Healing Our World: They Just Donít Seem to Get It

By Jackie Alan Giuliano, Ph.D.

They Just Donít Seem to Get It

Please call me by my true names,
so I can wake up,
and so the door of my heart can be left open,
the door of compassion

-- Thich Nhat Hanh

The Washington State Department of Agriculture (WSDA), in a move that threatens public safety and continues archaic pest control practices, plans to spray three sites in the state with the insecticide Bacillus thuringiensis kurstaki (Btk).

The spraying is directed at the Gypsy moth, an introduced insect whose caterpillar form eats the leaves from many trees.


Caterpillar form of a gypsy moth (Photo courtesy Forestry Sciences Laboratory)
Aerial spraying from helicopters is planned for a 725-acre site (about one square mile) in the communities of Ballard and Magnolia in Seattle. You might assume that this drastic measure is in response to finding thousands of moths in that area, but the reality is that one moth was found there in the summer of 1999. Only 42 were found in the entire state of Washington during that summer.

Pesticide manufacturers will tell you that Btk is safe. In fact, it is approved for use for over 200 food and fiber crops. It is even approved for use by organic farmers.

But Bt may not be all that benign. In 1998, French doctors discovered that a sub-type of the Bt bacterium caused a serious infection in a soldier wounded in Bosnia. A microbiologist in a military hospital near Paris looked into the matter further, injecting the bacterium into mice with weakened immune systems. He found that the bacterium began destroying the walls of the blood cells.

Ecogen Inc, the U.S. company that markets some Bt sprays, insisted that they are safe because the bacteria are not exposed to blood. I guess they never heard of anyone getting a cut.

Chemical companies claim that there are no harmful affects from ingesting Btk since the bacteria are rendered harmless by stomach acid. However, Canadian doctors, scientists, and health professionals have expressed concern about possible long-term toxic or other adverse effects on individuals with low stomach acidity, such as the elderly, or individuals using antacid medications.

Btk kills by disrupting the critical balances in the insectsí stomachs. Soon the insects stop eating and starve to death.

There have been many reports of human toxicity from exposure to Btk. Here are a few. Documentation for all these cases can be found at http://www.rage.org.nz/bt-science.html.

Many health effects of Btk spraying probably go unreported, since many doctors are unaware of the connection between the bacteria and illness.


Using a pin inoculator, technician Ashaki Shropshire can simultaneously test 32 separate Bacillus thuringiensis isolates. (Photo courtesy U.S. Dept. of Agriculture)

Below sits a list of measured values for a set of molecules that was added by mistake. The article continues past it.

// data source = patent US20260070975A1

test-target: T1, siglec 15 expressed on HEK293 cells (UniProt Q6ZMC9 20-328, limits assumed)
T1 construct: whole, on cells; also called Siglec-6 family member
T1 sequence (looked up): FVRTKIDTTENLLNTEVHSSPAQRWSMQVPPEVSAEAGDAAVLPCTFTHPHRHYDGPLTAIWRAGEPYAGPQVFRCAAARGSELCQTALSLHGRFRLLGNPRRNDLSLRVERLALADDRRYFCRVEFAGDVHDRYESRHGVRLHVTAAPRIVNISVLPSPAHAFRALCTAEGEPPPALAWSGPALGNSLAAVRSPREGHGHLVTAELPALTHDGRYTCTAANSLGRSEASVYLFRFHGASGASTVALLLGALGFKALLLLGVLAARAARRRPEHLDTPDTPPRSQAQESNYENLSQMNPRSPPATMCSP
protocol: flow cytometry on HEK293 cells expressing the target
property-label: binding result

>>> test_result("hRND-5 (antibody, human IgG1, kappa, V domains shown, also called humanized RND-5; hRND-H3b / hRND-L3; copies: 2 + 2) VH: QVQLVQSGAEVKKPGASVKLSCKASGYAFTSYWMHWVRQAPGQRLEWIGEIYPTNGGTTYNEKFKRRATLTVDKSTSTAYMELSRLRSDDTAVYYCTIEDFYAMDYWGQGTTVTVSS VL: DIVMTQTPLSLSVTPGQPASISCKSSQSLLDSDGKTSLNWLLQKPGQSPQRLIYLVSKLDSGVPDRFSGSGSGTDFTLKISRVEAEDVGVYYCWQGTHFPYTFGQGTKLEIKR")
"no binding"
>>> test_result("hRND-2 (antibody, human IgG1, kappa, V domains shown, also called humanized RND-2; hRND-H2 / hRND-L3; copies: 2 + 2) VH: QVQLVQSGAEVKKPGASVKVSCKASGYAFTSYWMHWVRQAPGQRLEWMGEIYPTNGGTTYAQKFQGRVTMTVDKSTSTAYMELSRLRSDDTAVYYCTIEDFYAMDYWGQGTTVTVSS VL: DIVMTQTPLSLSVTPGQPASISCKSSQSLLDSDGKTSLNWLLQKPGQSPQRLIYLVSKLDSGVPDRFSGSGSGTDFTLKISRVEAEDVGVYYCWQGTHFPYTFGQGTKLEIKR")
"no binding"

Btk is approved for use on more than 200 food and grain crops in the United States. Health Canada has approved the formulation and registered Foray 48B for use in agriculture, forestry, and urban applications.

The communities of Ballard and Magnolia in Seattle have a high percentage of senior residents and children, people who often show higher than usual sensitivities to chemical products and insecticides.

Representatives of the WSDA held an informational session on February 16 in the Ballard High School Library in Seattle. Sadly, it was not a session that allowed interaction with the community and the WSDA made no attempt to solicit local concerns by means of legally mandated public comments.

The gathering had more the feel of a trade show where a company tries to sell its product. WSDA representatives, wearing no identifying name tags or uniforms, mingled among the crowd talking like sales people about the safety of the spraying. All the concerns being voiced by the confused and concerned residents were brushed off and minimized.

The WSDA representatives refused to acknowledge that when pesticides are sprayed from the air, only five or 10 percent of the material ever reaches its target. The rest drifts as much as 12 miles from the target site.

When I asked a representative when the formal public comment period was and where I could send comments, he became instantly quiet, unable to speak for nearly a minute. He then pointed to a colleague who, when questioned, could not answer my questions. "We will be sending out the required notices," he said. There was not one piece of literature or poster that solicited public comment. The spraying was being presented as if was a done deal.